to buy and sell goods and exchange services. People who believe the
accuracy of this prediction claim that it is already coming true. They
believe the prediction refers to "smart-card" technology. Smart-cards are
like credit cards that contain micro-chips which hold information about
their user's bank accounts, medical status, employment record, and
personal details. It is interesting technology that is not widely used as yet.
In the future, however, it is conceivable that people will need to be issued
with smart-cards in order buy products and generally participate in

2 of 6
Correcting the Creationist by Brent Silby

society.

On the surface it seems to be the case that the bible has made a
prediction that was tested and verified. But do the existence of
smart-cards really verify the bible's claims? Sadly for the creationist the
answer is "no". The reference to the mark of the beast can be interpreted
in many different ways. It is likely that throughout history people have
made a variety of interpretations that are based on what is going on at
the time. The idea that no-one can buy or sell without the mark of a beast
could be interpreted as meaning that bartering will no longer exist and
people need to use money. Or it could be interpreted as meaning people
need to be citizens of a nation to live and work in that nation. Or it could
be interpreted as people needing bank accounts or ATM cards. In a few
years people may interpret it as meaning goods and services will only be
available over the internet. Who knows? All these possibilities are equally
plausible and since they all make sense it is impossible to tell what the
prediction means. The prediction could be taken to mean just about
anything, and as such it can never be verified.

Falsifying the word of God

One of the requirements of science is that is satisfies the "falsifiability"


principle. This means that for a theory to be scientific it has to have the
possibility of falsification because without such, it is trivial and tells us
nothing useful. Here are a few examples of assertions that are falsifiable:

1. It never rains on Wednesdays

2. All substances expand when heated

3. Objects fall towards the Earth when released within Earth's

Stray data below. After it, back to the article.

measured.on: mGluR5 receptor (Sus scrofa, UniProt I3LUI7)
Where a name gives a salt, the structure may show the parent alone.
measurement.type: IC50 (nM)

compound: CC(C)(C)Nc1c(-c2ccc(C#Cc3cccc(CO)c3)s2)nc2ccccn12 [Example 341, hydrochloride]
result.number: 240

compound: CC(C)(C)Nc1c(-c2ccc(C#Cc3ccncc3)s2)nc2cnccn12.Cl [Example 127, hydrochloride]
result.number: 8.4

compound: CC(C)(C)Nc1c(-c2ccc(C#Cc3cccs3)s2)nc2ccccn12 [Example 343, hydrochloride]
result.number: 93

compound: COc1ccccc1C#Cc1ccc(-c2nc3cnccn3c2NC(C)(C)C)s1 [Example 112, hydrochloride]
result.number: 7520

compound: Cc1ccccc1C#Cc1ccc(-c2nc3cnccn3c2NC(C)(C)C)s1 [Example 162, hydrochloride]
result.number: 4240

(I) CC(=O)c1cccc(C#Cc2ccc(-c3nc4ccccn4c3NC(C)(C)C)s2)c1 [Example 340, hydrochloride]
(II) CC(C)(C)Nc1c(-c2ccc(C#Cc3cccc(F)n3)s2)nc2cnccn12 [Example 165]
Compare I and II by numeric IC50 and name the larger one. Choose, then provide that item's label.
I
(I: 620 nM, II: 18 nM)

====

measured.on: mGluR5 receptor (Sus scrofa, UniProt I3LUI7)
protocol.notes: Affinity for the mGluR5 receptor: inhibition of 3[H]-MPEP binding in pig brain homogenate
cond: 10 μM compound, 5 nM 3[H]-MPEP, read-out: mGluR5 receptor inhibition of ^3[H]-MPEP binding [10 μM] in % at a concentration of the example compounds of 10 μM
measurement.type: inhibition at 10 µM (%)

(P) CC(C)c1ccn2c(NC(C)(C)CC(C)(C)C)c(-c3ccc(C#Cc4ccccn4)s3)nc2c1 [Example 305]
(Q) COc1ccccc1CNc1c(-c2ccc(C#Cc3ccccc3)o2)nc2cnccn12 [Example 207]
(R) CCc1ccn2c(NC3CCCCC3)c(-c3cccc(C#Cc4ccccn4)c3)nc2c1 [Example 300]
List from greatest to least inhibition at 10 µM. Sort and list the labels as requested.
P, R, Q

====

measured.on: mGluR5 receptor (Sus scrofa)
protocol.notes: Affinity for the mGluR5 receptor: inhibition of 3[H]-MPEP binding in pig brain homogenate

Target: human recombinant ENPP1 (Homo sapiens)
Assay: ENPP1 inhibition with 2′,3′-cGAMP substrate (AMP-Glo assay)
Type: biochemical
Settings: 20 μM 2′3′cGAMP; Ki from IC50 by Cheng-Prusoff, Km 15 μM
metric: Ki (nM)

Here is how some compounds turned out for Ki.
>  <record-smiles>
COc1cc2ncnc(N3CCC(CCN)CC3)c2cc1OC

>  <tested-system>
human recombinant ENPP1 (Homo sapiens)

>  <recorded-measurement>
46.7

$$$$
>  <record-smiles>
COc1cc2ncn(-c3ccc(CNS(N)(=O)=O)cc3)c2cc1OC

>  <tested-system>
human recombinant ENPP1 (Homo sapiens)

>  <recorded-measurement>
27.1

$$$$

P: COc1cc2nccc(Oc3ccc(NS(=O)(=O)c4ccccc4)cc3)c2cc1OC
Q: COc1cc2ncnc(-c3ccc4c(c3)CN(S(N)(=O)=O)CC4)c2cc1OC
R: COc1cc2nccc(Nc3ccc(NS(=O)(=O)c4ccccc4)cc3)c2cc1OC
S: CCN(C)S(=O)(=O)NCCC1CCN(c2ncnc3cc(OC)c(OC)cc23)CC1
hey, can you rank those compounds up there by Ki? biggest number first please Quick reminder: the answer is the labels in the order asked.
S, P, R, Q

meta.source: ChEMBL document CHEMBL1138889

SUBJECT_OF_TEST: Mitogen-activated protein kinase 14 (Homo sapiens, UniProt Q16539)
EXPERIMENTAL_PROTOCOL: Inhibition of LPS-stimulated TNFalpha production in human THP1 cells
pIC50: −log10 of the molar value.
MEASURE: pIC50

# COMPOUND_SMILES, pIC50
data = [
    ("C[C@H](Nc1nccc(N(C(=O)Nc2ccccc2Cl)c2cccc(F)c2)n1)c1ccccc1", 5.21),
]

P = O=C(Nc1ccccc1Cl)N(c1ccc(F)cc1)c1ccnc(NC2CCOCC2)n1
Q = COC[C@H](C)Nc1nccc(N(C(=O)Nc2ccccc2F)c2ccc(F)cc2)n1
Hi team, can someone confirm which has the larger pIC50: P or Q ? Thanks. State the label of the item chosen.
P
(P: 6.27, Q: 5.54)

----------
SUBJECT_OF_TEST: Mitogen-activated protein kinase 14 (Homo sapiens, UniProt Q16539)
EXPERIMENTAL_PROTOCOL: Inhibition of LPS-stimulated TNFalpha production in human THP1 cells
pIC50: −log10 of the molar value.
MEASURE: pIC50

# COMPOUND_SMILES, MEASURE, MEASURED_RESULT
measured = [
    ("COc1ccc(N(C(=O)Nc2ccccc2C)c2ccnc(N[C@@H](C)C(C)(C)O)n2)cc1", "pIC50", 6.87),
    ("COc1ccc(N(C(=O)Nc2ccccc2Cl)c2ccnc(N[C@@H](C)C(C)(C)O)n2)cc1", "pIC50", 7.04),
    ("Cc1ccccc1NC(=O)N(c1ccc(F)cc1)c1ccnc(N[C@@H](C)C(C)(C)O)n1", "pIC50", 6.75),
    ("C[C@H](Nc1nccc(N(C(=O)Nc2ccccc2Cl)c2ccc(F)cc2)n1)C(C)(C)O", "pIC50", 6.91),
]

gravitational field.

The first assertion can be falsified by simply making several observations


of Wednesday's weather. If it rains one Wednesday, then we can say that
the assertion has been falsified. The second claim can be falsified by
finding a substance that does not expand when heated. As it turns out,
heating ice until it melts can falsify this assertion. Assertion 3 is true as
far as we know, however it is falsifiable in principle. It is logically possible
that a brick may fall upwards when released, its just that so far this has
never happened. If it did happen on one occasion, then we would discover
an inconsistency in gravitational theory and scientists would then work to
make our understanding more complete. In the meantime, however, every
time we watch a brick fall to the ground our confidence in gravitational
theory is strengthened. This is how science works and progresses. Now,
consider the following assertions:

3 of 6
Correcting the Creationist by Brent Silby

1. The mark of the beast refers to a cashless society

2. Jesus was the son of God

3. God created the Earth and all life in 6 days

You can see that the first two claims are not scientific because they
cannot in principle be falsified. Assertion 1 is simply a definitional claim
which is no more interesting than a statement such as "a bachelor is an
unmarried man". The claim that the mark of the beast refers to a cashless
society is simply an interpretation that defines it as such. No-one knows
what the author of the bible intended the mark of the beast to mean, and
since we cannot ask the author it is impossible to falsify the assertion. The
second assertion cannot be falsified because no test will ever exist to
show that it is untrue. Even if Jesus was still alive and we tested his DNA
to show that he was completely human, the Christian response would be
something like "yes, that's because God wanted it that way". Since this
response would be given to any attempt at falsification, we can see that
the claim cannot in principle be falsified. The assertion "Jesus was the Son
of God", thus remains a statement that must be accepted with no
possibility of being falsified. It is not scientific. In the case of the third
assertion we have an interesting situation. The claim that God created the
Earth and all life in 6 days can be falsified in principle. Scientists offer a
possible explanation for the origin of the Earth and life that goes
something like this: